(10.) V Carlin V, Artioli AJ, Matsumoto MA, Filho HN, Borgo E, Oshima CTF, Ribeiro DA. Biomonitoring of DNA damage and cytotoxicity in individuals exposed to cone beam computed tomography. Dentomaxillofacial Radiology 2010; 39.
Sushma Susik M , Shyam Prasad Reddy D , Keerthi M 
 Senior Lecturer, Department of Oral & Maxillofacial Pathology, Sri Balaji Dental College & Hospital, Moinabad.
 Senior Lecturer Department of Oral & Maxillofacial Pathology, Kamineni Institute of Dental Sciences, Narketpally, Nalgonda (Dt)
Received: October 13, 2015
Review Completed: November 12, 2015
Accepted: December 10, 2015
Available Online: March, 2016 (www.nacd.in)
Email for correspondence:
Table 1 showing the results: BEFORE 1st WEEK 2nd WEEK 3rd WEEK RADIATION RADIATION RADIATION RADIATION LESIONAL 1. Micro- 1. Acute 1. Poly- 1. Poly- SIDE nuclei inflamatory Morphs Morphs BUCCAL 2. Karyo- Cells 2.Pyknosis 2. Pyknosis MUCOSA Rhexis 2. Pyknosis 3. Micro- 3. Peri- 3. Occasional 3. Nuclear nuclei nuclear Pyknosis budding 4.Bi- halo nucleation 4. Karyo- Rhexis OPPOSITE 1. Karyo- 1. Pyknosis 1. Poly- 1. Poly- SIDE Rhexis 2. Poly- Morphs Morphs BUCCAL 2. Occasional Morphs 2. Pyknosis 2. Pyknosis MUCOSA Pyknosis 3. Nuclear 3. Karyo- budding Rhexis BEFORE 4th WEEK 5th WEEK 6th WEEK RADIATION RADIATION RADIATION RADIATION LESIONAL 1. Micro- 1. Poly- 1. Poly- 1. Poly- SIDE nuclei Morphs Morphs Morphs BUCCAL 2. Karyo- 2. Pyknosis 2. Pyknosis 2. Pyknosis MUCOSA Rhexis 3.Peri- 3. Micro- 3. Occasional nuclear nuclei Pyknosis halo OPPOSITE 1. Karyo- 1. Poly- 1. Poly- 1. Occasional SIDE Rhexis Morphs Morphs Pyknosis BUCCAL 2. Occasional 2. Pyknosis 2. Pyknosis MUCOSA Pyknosis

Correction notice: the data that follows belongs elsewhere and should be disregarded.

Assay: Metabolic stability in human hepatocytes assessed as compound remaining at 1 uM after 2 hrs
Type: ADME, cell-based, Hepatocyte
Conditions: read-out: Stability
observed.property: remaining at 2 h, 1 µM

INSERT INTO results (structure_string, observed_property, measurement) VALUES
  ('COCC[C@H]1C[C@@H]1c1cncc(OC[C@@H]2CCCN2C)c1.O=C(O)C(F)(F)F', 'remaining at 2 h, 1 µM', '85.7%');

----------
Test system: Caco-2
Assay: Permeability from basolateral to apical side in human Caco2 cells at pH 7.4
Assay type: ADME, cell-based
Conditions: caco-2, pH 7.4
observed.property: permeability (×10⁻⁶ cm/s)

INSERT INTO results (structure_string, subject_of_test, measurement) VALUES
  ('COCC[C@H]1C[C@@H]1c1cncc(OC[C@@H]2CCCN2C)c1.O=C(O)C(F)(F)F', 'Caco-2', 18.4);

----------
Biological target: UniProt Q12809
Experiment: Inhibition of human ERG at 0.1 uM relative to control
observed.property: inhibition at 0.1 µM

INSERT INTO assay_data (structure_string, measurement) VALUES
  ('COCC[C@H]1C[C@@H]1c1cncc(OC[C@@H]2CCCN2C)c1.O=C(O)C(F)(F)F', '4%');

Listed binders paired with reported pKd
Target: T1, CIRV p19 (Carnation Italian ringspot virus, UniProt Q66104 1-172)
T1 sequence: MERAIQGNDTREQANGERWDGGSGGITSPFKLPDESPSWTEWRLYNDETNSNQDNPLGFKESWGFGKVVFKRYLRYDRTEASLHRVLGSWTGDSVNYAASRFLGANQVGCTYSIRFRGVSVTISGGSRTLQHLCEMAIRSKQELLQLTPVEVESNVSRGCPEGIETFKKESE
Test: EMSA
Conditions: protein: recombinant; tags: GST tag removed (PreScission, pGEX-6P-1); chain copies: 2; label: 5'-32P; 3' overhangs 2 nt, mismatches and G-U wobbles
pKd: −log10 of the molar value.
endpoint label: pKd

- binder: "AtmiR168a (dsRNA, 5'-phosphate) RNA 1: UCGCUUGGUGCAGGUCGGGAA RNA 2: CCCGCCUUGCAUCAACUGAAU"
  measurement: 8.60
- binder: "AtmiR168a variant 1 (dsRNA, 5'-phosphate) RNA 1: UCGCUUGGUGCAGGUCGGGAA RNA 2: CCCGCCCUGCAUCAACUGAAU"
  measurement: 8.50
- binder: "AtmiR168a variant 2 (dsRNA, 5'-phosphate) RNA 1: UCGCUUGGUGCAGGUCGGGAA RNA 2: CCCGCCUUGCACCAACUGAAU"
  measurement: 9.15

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|Title Annotation:||Original Research|
|Author:||Sushma, Susik M.; Shyam, Prasad Reddy D.; Keerthi, M.|
|Publication:||Indian Journal of Dental Advancements|
|Date:||Oct 1, 2015|